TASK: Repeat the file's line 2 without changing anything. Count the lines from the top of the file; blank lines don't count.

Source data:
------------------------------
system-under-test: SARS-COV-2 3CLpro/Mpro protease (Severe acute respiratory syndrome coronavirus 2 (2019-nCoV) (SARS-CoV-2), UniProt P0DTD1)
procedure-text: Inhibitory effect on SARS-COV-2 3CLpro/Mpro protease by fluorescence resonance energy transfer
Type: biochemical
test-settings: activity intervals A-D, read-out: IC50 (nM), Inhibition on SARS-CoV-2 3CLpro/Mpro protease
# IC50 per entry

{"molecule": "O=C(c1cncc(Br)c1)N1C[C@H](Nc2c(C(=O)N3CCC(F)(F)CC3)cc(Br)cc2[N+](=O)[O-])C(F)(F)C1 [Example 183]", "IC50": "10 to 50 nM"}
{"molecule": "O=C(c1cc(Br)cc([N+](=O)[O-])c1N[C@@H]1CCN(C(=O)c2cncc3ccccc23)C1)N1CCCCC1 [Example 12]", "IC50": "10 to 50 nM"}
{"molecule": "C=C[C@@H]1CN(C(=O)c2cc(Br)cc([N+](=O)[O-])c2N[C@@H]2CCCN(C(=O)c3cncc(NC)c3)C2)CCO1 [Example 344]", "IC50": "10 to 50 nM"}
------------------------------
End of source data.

procedure-text: Inhibitory effect on SARS-COV-2 3CLpro/Mpro protease by fluorescence resonance energy transfer